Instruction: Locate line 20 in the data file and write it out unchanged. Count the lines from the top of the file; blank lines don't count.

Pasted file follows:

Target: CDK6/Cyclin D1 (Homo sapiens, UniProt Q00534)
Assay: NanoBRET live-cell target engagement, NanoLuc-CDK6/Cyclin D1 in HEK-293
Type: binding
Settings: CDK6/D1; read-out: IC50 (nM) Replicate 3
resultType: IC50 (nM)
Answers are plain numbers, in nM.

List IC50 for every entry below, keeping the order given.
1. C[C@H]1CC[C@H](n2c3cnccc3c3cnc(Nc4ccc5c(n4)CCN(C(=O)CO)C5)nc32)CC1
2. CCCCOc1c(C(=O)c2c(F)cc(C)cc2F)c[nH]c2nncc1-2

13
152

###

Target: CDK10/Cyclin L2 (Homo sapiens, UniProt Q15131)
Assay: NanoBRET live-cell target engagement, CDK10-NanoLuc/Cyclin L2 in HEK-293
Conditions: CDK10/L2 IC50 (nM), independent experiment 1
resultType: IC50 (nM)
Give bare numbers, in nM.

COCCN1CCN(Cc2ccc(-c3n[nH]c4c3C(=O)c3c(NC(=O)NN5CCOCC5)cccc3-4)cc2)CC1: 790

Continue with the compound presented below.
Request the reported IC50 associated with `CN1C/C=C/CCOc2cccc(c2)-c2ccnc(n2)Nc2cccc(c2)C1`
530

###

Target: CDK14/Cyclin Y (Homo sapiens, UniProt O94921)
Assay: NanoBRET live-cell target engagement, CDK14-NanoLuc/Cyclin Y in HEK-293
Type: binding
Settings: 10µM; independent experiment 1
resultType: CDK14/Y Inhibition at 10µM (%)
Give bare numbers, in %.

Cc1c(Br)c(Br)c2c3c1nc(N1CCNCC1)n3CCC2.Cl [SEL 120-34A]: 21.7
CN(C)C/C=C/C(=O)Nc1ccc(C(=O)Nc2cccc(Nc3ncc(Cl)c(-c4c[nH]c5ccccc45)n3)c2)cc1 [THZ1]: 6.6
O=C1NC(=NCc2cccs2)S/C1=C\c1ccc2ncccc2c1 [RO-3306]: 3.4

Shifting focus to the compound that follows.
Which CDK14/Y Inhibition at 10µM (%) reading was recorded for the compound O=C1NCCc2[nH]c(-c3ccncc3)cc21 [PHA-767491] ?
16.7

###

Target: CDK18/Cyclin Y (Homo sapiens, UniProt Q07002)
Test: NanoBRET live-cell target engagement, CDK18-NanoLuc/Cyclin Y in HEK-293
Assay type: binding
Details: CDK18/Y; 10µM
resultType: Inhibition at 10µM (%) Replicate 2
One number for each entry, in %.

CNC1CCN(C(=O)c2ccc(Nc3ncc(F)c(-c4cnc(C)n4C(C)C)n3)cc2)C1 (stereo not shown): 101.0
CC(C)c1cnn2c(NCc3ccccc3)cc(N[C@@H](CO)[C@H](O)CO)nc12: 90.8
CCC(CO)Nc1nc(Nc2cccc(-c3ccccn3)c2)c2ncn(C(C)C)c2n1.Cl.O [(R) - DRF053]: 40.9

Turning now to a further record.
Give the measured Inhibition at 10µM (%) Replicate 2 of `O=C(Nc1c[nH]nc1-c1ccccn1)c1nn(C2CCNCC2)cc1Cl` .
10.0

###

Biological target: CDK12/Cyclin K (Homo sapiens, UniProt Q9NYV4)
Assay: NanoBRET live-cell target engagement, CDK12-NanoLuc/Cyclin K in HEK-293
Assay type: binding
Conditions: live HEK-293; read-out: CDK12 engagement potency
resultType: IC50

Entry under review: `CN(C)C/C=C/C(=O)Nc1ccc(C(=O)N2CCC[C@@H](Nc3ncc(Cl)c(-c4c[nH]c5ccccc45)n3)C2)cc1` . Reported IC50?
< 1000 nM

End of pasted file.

Request the reported IC50 associated with `CN1C/C=C/CCOc2cccc(c2)-c2ccnc(n2)Nc2cccc(c2)C1`